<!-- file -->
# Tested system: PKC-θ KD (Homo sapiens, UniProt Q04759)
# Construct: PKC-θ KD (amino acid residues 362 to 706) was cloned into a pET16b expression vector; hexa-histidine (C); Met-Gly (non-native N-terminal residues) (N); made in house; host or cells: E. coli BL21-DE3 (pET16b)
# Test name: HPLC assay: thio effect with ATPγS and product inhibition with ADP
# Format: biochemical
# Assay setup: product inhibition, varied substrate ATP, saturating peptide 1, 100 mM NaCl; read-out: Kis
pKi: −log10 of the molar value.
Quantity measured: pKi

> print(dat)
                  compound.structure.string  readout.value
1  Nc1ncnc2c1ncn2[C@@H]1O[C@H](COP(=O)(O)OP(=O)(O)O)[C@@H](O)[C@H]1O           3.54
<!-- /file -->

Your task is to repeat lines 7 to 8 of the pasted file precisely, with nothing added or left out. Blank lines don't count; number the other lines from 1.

Quantity measured: pKi

> print(dat)